Israel hit by Gaza's untreated sewage after power cut
Israel restricted Gaza's access to fuel imports that are needed to power the treatment plant earlier this month, after arson balloons sent from Gaza sparked fires in southern Israel escalating tensions.
Israeli officials alleged that the sewage outflow was a deliberate act by Hamas, the Palestinian millitant and political movement that controls Gaza.
Palestinian media reports said that residents of the besieged territory were also suffering from untreated wastewater.
Residents near the inactive treatment facility have been forced to keep windows closed to keep out putrid smells and potentially hazardous musquitoes, the reports said.
It is feared that the wastewater could also reach homes if pumps that control the sewage's flow cease to operate.
The ecological disaster in the Gaza Strip, which Palestinians say is the result of Israel's blockade, could also impact Israel.
"Collective punishment of our neighbours stinks - for us too," one Jerusalem-based twitter user wrote.
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The latest attack follows a week of heightened Israeli aggression against Gaza, during which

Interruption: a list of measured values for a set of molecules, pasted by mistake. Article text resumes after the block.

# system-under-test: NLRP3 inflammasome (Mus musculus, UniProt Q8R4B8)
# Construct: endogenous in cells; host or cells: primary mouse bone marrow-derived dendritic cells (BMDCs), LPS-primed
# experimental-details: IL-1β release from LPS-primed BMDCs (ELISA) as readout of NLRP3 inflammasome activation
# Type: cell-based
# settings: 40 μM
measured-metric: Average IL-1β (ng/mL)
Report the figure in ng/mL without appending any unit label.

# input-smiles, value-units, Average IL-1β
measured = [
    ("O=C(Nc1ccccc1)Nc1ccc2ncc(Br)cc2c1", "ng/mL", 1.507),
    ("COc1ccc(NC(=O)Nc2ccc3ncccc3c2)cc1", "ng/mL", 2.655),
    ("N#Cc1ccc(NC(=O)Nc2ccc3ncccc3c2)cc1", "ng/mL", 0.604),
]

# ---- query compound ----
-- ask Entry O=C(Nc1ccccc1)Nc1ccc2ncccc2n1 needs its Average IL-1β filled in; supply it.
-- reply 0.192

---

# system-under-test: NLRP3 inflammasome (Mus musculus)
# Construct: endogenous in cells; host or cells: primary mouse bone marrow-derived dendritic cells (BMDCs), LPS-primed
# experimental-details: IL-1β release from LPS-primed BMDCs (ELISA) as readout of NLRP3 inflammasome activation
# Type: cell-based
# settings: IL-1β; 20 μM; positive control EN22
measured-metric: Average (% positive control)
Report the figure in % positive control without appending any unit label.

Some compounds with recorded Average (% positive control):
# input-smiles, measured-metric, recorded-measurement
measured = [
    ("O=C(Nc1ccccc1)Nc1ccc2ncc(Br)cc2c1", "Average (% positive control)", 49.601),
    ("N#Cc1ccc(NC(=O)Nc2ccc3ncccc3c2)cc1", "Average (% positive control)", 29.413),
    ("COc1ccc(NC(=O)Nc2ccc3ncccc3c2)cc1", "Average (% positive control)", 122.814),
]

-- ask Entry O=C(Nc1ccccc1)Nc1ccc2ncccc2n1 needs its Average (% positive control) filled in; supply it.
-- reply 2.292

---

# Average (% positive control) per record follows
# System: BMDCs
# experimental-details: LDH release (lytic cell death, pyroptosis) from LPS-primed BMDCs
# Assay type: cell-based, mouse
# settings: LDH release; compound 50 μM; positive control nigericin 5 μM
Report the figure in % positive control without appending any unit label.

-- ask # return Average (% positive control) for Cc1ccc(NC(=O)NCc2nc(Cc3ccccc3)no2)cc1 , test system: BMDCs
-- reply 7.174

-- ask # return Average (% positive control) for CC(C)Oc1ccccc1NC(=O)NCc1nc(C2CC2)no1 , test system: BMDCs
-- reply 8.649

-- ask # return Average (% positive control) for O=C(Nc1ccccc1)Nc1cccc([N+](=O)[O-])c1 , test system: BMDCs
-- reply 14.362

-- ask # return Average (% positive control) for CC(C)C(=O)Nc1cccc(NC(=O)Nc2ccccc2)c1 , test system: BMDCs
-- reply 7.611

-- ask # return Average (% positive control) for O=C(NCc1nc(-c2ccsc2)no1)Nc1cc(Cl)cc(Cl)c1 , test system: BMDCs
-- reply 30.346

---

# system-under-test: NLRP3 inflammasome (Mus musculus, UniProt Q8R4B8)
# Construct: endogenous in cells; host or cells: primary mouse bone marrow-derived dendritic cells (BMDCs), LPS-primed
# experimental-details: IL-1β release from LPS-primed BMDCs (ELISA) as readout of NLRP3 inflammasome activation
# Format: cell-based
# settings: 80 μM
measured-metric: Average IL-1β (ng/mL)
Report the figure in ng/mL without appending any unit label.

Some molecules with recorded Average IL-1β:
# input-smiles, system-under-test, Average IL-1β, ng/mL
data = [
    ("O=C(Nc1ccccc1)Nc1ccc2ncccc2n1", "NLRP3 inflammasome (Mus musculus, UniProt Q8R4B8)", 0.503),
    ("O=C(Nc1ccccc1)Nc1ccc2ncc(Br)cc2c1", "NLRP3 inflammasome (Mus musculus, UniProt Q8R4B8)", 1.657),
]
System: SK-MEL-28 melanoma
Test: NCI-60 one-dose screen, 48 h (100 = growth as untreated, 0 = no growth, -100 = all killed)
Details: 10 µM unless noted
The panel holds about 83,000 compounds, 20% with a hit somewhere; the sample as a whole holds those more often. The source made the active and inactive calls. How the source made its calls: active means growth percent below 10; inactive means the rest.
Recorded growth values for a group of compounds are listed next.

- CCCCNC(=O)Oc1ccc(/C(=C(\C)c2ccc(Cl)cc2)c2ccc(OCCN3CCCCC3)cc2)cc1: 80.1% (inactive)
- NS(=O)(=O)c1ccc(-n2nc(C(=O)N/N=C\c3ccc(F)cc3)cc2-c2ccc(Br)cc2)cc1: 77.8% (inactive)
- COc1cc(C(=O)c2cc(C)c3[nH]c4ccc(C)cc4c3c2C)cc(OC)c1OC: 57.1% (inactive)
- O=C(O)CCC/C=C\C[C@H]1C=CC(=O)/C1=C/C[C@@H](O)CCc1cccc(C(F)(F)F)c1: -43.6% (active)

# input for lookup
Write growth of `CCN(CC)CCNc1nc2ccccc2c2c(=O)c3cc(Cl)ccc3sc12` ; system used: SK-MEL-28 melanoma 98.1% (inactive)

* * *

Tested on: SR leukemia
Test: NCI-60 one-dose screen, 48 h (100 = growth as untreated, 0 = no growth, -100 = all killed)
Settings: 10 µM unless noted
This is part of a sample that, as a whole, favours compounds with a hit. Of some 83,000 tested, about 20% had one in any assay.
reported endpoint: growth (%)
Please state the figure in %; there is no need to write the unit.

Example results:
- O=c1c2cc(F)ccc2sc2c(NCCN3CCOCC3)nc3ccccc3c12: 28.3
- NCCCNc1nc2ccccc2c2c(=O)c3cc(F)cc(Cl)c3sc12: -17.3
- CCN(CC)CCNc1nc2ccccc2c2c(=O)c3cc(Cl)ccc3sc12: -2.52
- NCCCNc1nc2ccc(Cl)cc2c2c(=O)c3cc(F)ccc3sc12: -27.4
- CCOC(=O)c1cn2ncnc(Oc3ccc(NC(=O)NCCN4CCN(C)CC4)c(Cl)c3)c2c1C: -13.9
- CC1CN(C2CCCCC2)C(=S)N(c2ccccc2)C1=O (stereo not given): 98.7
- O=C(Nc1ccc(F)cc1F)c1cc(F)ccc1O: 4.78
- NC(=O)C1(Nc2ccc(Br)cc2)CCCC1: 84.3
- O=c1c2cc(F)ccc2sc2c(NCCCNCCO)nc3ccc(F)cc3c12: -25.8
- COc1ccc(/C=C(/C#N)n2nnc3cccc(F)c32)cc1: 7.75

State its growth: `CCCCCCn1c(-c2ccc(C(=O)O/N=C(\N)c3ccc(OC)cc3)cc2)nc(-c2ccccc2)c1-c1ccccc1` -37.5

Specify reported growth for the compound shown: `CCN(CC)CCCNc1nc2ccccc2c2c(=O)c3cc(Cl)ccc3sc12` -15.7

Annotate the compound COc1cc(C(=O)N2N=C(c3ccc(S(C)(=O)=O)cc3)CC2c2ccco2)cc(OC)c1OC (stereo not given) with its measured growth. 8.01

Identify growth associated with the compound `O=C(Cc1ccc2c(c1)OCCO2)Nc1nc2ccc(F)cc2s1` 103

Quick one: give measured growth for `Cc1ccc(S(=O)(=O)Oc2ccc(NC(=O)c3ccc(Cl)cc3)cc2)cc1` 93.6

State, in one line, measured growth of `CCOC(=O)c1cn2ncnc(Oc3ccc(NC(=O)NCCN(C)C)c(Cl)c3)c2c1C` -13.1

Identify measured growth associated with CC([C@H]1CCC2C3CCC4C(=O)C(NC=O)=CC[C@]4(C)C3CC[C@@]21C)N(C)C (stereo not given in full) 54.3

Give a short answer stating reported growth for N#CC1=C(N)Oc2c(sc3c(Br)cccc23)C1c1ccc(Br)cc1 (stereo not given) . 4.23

Israel has closed the Karem Abu Salem goods crossing with Gaza following a week of heightened tensions and has bombed the besieged strip on an almost daily basis since 6 August.
Gaza's coastal fishing zone has also been restricted preventing food-deprived Gazans from accessing their own waters.
Ongoing violence against Gaza
In 2006, Israel imposed a land, sea and air blockade on the strip, effectively turning the coastal enclave into an open-air prison, where the entry of all basic necessities - such as food, fuel and medicines - is controlled by Israel.
Israel insists its blockade is necessary to isolate Hamas, with which it has fought three wars since 2008.
Critics say the blockade, along with periodic bombardment of Gaza amounts to collective punishment of the coastal enclave's 2 million residents.
Nearly 70 percent of Gaza's population is food insecure and around 80 percent of Palestinians in the impoverished enclave are reliant on international aid, according to the United Nations.